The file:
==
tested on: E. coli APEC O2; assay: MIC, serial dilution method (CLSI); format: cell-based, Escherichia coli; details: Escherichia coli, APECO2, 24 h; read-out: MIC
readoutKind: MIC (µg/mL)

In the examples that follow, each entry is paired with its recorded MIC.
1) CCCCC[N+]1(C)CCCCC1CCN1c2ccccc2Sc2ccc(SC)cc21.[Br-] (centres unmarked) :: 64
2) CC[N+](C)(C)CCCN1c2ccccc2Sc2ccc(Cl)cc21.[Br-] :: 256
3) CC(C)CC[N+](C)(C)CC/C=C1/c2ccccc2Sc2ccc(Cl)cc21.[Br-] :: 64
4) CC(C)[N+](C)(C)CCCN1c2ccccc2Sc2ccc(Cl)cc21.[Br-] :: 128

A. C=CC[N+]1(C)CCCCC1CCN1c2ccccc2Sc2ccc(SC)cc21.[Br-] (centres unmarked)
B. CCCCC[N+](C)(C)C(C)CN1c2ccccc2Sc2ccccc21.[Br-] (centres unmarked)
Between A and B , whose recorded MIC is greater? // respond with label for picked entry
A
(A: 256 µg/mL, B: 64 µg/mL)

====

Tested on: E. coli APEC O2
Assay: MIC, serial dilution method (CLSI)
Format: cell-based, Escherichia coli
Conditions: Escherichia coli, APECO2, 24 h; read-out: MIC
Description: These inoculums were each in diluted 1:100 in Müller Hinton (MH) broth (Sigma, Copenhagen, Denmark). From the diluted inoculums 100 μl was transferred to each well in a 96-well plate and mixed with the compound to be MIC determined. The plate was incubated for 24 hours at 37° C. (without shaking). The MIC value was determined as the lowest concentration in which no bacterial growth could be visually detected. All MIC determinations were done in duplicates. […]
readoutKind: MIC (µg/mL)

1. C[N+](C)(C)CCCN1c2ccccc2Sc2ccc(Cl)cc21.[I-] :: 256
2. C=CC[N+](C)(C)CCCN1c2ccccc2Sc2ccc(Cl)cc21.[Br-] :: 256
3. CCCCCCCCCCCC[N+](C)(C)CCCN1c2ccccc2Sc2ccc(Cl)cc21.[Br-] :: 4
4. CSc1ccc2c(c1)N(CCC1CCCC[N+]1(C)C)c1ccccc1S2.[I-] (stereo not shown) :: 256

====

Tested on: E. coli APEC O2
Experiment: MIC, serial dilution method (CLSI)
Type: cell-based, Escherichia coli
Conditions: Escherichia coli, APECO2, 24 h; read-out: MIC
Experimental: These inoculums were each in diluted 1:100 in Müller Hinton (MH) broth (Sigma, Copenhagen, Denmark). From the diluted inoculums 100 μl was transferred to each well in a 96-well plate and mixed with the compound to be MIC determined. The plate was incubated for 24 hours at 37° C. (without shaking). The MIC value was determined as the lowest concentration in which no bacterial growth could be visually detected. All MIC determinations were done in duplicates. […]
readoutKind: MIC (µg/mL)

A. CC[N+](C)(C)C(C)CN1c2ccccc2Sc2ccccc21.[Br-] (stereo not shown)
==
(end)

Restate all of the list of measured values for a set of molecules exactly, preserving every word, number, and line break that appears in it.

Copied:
tested on: E. coli APEC O2; assay: MIC, serial dilution method (CLSI); format: cell-based, Escherichia coli; details: Escherichia coli, APECO2, 24 h; read-out: MIC
readoutKind: MIC (µg/mL)

In the examples that follow, each entry is paired with its recorded MIC.
1) CCCCC[N+]1(C)CCCCC1CCN1c2ccccc2Sc2ccc(SC)cc21.[Br-] (centres unmarked) :: 64
2) CC[N+](C)(C)CCCN1c2ccccc2Sc2ccc(Cl)cc21.[Br-] :: 256
3) CC(C)CC[N+](C)(C)CC/C=C1/c2ccccc2Sc2ccc(Cl)cc21.[Br-] :: 64
4) CC(C)[N+](C)(C)CCCN1c2ccccc2Sc2ccc(Cl)cc21.[Br-] :: 128

A. C=CC[N+]1(C)CCCCC1CCN1c2ccccc2Sc2ccc(SC)cc21.[Br-] (centres unmarked)
B. CCCCC[N+](C)(C)C(C)CN1c2ccccc2Sc2ccccc21.[Br-] (centres unmarked)
Between A and B , whose recorded MIC is greater? // respond with label for picked entry
A
(A: 256 µg/mL, B: 64 µg/mL)

====

Tested on: E. coli APEC O2
Assay: MIC, serial dilution method (CLSI)
Format: cell-based, Escherichia coli
Conditions: Escherichia coli, APECO2, 24 h; read-out: MIC
Description: These inoculums were each in diluted 1:100 in Müller Hinton (MH) broth (Sigma, Copenhagen, Denmark). From the diluted inoculums 100 μl was transferred to each well in a 96-well plate and mixed with the compound to be MIC determined. The plate was incubated for 24 hours at 37° C. (without shaking). The MIC value was determined as the lowest concentration in which no bacterial growth could be visually detected. All MIC determinations were done in duplicates. […]
readoutKind: MIC (µg/mL)

1. C[N+](C)(C)CCCN1c2ccccc2Sc2ccc(Cl)cc21.[I-] :: 256
2. C=CC[N+](C)(C)CCCN1c2ccccc2Sc2ccc(Cl)cc21.[Br-] :: 256
3. CCCCCCCCCCCC[N+](C)(C)CCCN1c2ccccc2Sc2ccc(Cl)cc21.[Br-] :: 4
4. CSc1ccc2c(c1)N(CCC1CCCC[N+]1(C)C)c1ccccc1S2.[I-] (stereo not shown) :: 256

====

Tested on: E. coli APEC O2
Experiment: MIC, serial dilution method (CLSI)
Type: cell-based, Escherichia coli
Conditions: Escherichia coli, APECO2, 24 h; read-out: MIC
Experimental: These inoculums were each in diluted 1:100 in Müller Hinton (MH) broth (Sigma, Copenhagen, Denmark). From the diluted inoculums 100 μl was transferred to each well in a 96-well plate and mixed with the compound to be MIC determined. The plate was incubated for 24 hours at 37° C. (without shaking). The MIC value was determined as the lowest concentration in which no bacterial growth could be visually detected. All MIC determinations were done in duplicates. […]
readoutKind: MIC (µg/mL)

A. CC[N+](C)(C)C(C)CN1c2ccccc2Sc2ccccc21.[Br-] (stereo not shown)